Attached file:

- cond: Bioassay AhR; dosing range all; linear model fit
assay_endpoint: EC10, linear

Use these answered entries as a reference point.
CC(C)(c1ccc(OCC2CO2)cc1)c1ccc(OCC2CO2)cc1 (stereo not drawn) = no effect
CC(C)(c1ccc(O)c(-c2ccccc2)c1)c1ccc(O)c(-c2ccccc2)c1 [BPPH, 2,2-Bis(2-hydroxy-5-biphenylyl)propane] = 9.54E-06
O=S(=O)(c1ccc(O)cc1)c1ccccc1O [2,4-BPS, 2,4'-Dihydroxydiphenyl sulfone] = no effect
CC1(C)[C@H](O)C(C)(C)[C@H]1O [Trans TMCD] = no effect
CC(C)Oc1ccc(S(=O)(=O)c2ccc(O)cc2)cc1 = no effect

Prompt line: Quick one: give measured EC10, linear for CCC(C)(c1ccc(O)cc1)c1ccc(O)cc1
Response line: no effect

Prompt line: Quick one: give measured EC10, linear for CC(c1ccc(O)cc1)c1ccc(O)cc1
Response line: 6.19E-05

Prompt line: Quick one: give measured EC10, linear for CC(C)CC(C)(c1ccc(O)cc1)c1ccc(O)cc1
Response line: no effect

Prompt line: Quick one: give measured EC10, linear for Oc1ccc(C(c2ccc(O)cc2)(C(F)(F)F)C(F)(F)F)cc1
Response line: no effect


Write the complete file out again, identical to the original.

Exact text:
- cond: Bioassay AhR; dosing range all; linear model fit
assay_endpoint: EC10, linear

Use these answered entries as a reference point.
CC(C)(c1ccc(OCC2CO2)cc1)c1ccc(OCC2CO2)cc1 (stereo not drawn) = no effect
CC(C)(c1ccc(O)c(-c2ccccc2)c1)c1ccc(O)c(-c2ccccc2)c1 [BPPH, 2,2-Bis(2-hydroxy-5-biphenylyl)propane] = 9.54E-06
O=S(=O)(c1ccc(O)cc1)c1ccccc1O [2,4-BPS, 2,4'-Dihydroxydiphenyl sulfone] = no effect
CC1(C)[C@H](O)C(C)(C)[C@H]1O [Trans TMCD] = no effect
CC(C)Oc1ccc(S(=O)(=O)c2ccc(O)cc2)cc1 = no effect

Prompt line: Quick one: give measured EC10, linear for CCC(C)(c1ccc(O)cc1)c1ccc(O)cc1
Response line: no effect

Prompt line: Quick one: give measured EC10, linear for CC(c1ccc(O)cc1)c1ccc(O)cc1
Response line: 6.19E-05

Prompt line: Quick one: give measured EC10, linear for CC(C)CC(C)(c1ccc(O)cc1)c1ccc(O)cc1
Response line: no effect

Prompt line: Quick one: give measured EC10, linear for Oc1ccc(C(c2ccc(O)cc2)(C(F)(F)F)C(F)(F)F)cc1
Response line: no effect